In a nutshell (in hopes of not getting too grandiose), we like to be the cartoon that is different in more than just one way than all the others.

For instance, we were/are the first and only offbeat property that is 99% in color, featuring 4000+ images. Though several other offbeat cartoons can boast beyond the 4000 mark, none of them (except us), most are in black and white with a few color offerings.

zazzle orgnanic tern

In addition, we take great care in how we have our products manufactured, and what we have manufactured.

We are the only “green” offbeat cartoon on the planet (to our knowledge); that is “cruelty free” in the making of our products. For instance, we have a line of ties, which we only make using polyester. There is silk available, but we’ve opted out of using it. The ties appear to be silk in texture, are much more affordable, and no animal loses its home.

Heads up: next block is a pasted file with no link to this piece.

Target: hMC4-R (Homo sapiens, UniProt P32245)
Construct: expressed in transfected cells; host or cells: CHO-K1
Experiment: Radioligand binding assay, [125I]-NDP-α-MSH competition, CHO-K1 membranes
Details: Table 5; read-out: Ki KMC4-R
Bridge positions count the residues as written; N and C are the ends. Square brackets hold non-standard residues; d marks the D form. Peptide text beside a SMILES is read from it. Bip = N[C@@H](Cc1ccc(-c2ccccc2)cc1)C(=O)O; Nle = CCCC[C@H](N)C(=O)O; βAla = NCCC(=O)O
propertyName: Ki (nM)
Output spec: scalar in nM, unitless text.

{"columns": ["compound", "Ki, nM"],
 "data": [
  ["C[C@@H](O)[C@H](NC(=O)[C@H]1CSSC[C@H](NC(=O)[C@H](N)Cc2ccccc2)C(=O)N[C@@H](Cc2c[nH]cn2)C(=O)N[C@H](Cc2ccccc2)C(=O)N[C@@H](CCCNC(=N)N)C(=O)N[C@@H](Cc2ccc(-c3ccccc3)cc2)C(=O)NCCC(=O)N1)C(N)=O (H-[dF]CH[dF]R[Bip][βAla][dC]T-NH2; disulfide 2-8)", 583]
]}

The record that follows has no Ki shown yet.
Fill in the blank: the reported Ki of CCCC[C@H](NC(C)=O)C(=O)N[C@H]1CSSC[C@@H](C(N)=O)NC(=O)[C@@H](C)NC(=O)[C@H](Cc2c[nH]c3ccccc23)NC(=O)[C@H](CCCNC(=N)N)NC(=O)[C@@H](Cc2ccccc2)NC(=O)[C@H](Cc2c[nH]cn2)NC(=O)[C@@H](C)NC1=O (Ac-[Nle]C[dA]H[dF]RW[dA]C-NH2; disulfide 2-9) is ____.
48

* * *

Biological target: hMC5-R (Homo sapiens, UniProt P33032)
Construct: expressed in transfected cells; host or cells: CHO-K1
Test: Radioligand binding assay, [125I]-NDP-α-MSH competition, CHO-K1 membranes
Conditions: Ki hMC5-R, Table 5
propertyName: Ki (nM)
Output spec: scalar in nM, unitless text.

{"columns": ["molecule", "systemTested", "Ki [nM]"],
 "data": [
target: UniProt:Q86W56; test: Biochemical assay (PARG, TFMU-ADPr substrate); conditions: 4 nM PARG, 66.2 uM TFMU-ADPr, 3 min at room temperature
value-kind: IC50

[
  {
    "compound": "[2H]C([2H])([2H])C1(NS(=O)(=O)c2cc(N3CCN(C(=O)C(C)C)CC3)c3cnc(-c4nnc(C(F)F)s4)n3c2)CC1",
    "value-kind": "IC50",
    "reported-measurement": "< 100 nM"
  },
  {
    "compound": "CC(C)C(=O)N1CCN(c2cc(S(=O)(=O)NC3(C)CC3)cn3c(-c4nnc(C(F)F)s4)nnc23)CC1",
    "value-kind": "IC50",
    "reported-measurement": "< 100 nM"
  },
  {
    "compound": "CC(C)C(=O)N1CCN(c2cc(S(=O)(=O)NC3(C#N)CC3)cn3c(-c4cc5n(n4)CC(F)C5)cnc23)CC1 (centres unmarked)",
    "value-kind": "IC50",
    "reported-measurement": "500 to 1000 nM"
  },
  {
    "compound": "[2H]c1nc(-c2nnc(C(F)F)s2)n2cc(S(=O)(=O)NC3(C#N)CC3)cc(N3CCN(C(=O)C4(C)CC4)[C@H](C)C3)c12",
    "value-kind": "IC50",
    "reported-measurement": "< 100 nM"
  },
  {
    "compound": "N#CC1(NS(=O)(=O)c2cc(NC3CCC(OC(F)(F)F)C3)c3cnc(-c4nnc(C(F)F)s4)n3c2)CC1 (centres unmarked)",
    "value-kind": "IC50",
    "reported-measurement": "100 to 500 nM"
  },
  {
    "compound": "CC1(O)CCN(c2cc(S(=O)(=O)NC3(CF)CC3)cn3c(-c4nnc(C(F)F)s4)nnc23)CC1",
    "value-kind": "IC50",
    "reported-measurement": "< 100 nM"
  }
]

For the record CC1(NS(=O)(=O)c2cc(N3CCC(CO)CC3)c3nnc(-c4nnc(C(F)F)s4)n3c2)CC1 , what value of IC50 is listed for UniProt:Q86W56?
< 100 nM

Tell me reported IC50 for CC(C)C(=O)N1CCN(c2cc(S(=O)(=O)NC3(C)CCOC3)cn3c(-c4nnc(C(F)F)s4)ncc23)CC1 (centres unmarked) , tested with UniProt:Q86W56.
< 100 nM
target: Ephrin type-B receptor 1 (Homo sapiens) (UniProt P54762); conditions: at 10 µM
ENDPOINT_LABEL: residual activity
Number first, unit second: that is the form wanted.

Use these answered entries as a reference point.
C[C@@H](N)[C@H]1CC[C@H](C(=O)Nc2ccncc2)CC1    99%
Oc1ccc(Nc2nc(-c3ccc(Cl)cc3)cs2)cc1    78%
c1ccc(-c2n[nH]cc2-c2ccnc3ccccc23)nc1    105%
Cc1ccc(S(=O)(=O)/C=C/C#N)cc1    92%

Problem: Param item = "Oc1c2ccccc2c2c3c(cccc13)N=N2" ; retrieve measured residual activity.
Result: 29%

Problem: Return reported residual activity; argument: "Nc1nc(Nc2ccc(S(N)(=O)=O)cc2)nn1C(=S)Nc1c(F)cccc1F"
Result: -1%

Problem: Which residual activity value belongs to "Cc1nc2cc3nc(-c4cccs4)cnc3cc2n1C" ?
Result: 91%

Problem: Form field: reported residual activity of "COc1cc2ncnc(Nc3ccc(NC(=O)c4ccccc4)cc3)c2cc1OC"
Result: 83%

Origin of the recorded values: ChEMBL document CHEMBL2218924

Admittedly we have about .07% of gift items (on Amazon) that contain leather, and that is beyond our control (though we are working on finding alternative manufacturers who make the same products in pleather or some comparable material).   This is found on products such as ceramic framed tiles; not on the majority of our items.

zazzle organic columbus

We were/and are the first and only offbeat cartoon to dedicate an entire shop to 100% organic No-GMO tees RickLondonOrganics.com.
We’re very proud of that shop. It is not yet a profitable store, but we feel it is worth it, to have clean materials available to our more health-conscious customers. process.

Yes, we still have tees that are not organic and are made with mainstream dyes, but the largest scope of our following demands that, and we cater to them too.

However, our goal is one day to be able to sell nothing but 100% organic gmo-free tees.

Of course tees are not our only product. We were the first (and still the only) cartoon to offer a line of offbeat cartoon real USPS postage.

zazzle stamps saladbar